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‘The cooling of hearts’: Community truth-telling in Northern Uganda.

Anyeko, Ketty
June 4, 2015

Source: (2012) Human Rights Review. 13;107-124.

Recent national and international debates on truth and reconciliation in
Uganda have emphasized the importance of incorporating local-level mechanisms
into a national transitional justice strategy. The Juba Peace Talks represented an
opportunity to develop and articulate sufficient and just alternatives and complementary mechanisms to the international criminal model. The most commonly
debated mechanism is the Acholi process known as mato oput (drinking the bitter
root), a restorative justice approach to murder. Drawing on 2 months of research in
nine internally displaced persons’ camps in 2007, we examine local justice practices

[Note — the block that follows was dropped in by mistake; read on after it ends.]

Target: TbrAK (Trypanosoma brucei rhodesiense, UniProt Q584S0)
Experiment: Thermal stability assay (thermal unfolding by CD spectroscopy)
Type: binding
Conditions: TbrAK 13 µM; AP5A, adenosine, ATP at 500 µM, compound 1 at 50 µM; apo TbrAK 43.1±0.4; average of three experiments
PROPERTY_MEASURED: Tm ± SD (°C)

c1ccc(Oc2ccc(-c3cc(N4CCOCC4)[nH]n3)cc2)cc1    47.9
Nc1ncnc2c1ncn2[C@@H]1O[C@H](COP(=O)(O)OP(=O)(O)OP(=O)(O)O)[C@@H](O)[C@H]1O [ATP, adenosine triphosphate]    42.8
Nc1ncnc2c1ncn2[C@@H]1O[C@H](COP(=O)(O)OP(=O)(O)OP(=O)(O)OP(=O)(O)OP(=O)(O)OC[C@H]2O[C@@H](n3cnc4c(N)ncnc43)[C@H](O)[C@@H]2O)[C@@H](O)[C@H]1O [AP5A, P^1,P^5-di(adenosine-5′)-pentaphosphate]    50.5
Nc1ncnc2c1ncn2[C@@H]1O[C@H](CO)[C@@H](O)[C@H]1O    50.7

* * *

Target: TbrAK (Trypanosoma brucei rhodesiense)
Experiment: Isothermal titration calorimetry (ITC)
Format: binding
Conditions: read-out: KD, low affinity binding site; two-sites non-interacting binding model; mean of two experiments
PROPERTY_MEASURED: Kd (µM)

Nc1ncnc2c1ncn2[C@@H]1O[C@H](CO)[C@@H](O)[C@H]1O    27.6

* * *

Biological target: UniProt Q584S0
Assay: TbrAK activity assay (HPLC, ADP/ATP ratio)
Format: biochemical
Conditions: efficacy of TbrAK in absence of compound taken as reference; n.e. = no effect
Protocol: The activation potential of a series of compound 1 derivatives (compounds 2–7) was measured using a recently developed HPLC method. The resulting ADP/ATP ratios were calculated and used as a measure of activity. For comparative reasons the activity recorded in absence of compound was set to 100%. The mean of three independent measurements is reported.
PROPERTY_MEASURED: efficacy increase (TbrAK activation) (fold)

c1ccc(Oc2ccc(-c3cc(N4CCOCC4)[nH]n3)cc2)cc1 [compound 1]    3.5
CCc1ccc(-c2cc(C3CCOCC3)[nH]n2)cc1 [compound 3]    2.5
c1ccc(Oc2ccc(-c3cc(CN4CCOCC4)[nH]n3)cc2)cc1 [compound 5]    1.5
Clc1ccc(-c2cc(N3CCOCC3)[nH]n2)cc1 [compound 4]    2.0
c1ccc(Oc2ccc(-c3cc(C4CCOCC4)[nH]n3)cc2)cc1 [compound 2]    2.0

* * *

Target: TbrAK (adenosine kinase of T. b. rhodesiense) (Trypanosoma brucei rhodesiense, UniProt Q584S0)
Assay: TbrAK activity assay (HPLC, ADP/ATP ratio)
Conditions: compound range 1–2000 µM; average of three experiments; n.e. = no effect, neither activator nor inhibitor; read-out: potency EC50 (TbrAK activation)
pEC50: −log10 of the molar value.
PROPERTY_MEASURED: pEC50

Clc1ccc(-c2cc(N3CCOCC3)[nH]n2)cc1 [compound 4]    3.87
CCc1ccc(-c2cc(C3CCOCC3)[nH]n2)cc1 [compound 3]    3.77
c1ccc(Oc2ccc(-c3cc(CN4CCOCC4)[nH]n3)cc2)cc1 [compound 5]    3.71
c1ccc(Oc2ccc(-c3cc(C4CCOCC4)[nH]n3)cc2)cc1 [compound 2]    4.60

in the region of northern Uganda to consider their potential, promise and pitfalls to
realizing a successful truth-telling process. We find that although local mechanisms
could help facilitate reconciliation in the region, truth-telling is but one part of a
conciliatory process complicated by a national context of fear and the complexity of
the victim–perpetrator identity at the community level. These locally informed
insights help move forward the debate on such mechanisms in Uganda and add
useful insights into community processes in the field of transitional justice more
generally. (authors’ abstract)


AbstractAfricaCourtsPost-Conflict ReconciliationRJ in SchoolsStatutes and Legislation
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